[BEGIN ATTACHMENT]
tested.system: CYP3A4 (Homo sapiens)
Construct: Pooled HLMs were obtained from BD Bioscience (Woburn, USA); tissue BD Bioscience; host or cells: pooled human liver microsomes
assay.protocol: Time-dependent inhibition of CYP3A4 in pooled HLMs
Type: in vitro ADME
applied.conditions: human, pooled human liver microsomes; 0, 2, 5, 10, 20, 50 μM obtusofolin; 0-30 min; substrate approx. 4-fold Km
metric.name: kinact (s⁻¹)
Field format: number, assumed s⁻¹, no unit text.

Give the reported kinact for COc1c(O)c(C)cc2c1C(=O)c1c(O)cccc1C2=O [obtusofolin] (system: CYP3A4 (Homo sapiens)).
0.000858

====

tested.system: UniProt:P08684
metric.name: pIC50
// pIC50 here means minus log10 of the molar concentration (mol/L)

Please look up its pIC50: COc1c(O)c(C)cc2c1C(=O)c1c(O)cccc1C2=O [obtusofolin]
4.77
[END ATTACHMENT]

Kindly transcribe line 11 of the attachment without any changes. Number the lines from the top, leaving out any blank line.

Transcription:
tested.system: UniProt:P08684